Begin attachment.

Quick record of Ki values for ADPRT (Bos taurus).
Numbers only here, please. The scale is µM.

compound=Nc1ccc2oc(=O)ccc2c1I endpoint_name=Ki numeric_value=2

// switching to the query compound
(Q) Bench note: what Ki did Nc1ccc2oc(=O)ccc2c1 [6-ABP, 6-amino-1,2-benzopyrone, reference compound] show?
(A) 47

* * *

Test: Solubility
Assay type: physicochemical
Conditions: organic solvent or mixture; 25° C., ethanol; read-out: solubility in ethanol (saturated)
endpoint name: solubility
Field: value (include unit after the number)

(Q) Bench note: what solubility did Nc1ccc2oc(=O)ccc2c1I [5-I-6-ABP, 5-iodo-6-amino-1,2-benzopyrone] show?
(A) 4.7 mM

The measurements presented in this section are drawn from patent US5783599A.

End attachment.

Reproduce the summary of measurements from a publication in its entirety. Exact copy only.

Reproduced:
Quick record of Ki values for ADPRT (Bos taurus).
Numbers only here, please. The scale is µM.

compound=Nc1ccc2oc(=O)ccc2c1I endpoint_name=Ki numeric_value=2

// switching to the query compound
(Q) Bench note: what Ki did Nc1ccc2oc(=O)ccc2c1 [6-ABP, 6-amino-1,2-benzopyrone, reference compound] show?
(A) 47

* * *

Test: Solubility
Assay type: physicochemical
Conditions: organic solvent or mixture; 25° C., ethanol; read-out: solubility in ethanol (saturated)
endpoint name: solubility
Field: value (include unit after the number)

(Q) Bench note: what solubility did Nc1ccc2oc(=O)ccc2c1I [5-I-6-ABP, 5-iodo-6-amino-1,2-benzopyrone] show?
(A) 4.7 mM

The measurements presented in this section are drawn from patent US5783599A.